may not work without it.
If you have any problems related to the accessibility of any content (or if you want to request that a specific publication be accessible), please contact (email@example.com). We will work to respond to each request in as timely a manner as possible.
Cofilin activation in peripheral CD4 T cells of HIV-1 infected patients: a pilot study.
Cofilin is an actin-depolymerizing factor that regulates actin dynamics critical for T cell migration
and T cell activation. In unstimulated resting CD4 T cells, cofilin exists largely as a phosphorylated
inactive form. Previously, we demonstrated that during HIV-1 infection of resting CD4 T cells, the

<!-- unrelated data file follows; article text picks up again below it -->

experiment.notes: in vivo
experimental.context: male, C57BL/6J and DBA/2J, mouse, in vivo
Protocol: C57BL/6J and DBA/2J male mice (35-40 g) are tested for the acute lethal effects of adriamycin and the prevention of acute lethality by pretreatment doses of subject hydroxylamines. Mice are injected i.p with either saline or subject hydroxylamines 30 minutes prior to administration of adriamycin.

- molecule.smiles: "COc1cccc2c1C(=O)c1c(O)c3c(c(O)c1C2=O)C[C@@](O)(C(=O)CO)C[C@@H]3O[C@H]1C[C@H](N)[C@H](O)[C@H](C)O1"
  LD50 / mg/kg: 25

viral envelope-CXCR4 signaling activates cofilin to overcome the static cortical actin restriction. In
this pilot study, we have extended this in vitro observation and examined cofilin phosphorylation in
resting CD4 T cells purified from the peripheral blood of HIV-1-infected patients. Here, we report
that the resting T cells from infected patients carry significantly higher levels of active cofilin,
suggesting that these resting cells have been primed in vivo in cofilin activity to facilitate HIV-1
infection. HIV-1-mediated aberrant activation of cofilin may also lead to abnormalities in T cell
migration and activation that could contribute to viral pathogenesis.